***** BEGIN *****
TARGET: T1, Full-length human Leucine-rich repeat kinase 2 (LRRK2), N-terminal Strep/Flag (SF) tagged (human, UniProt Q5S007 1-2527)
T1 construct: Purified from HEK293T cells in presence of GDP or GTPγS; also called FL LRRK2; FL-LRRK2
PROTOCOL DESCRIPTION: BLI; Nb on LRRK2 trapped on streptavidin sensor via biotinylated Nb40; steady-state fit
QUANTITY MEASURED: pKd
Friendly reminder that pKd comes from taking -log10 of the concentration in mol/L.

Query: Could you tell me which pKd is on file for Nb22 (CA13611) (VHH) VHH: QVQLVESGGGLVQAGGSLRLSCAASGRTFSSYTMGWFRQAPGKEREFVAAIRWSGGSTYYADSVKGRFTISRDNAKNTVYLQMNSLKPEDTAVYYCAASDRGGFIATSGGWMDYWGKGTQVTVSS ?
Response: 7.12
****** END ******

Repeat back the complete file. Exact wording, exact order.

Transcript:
TARGET: T1, Full-length human Leucine-rich repeat kinase 2 (LRRK2), N-terminal Strep/Flag (SF) tagged (human, UniProt Q5S007 1-2527)
T1 construct: Purified from HEK293T cells in presence of GDP or GTPγS; also called FL LRRK2; FL-LRRK2
PROTOCOL DESCRIPTION: BLI; Nb on LRRK2 trapped on streptavidin sensor via biotinylated Nb40; steady-state fit
QUANTITY MEASURED: pKd
Friendly reminder that pKd comes from taking -log10 of the concentration in mol/L.

Query: Could you tell me which pKd is on file for Nb22 (CA13611) (VHH) VHH: QVQLVESGGGLVQAGGSLRLSCAASGRTFSSYTMGWFRQAPGKEREFVAAIRWSGGSTYYADSVKGRFTISRDNAKNTVYLQMNSLKPEDTAVYYCAASDRGGFIATSGGWMDYWGKGTQVTVSS ?
Response: 7.12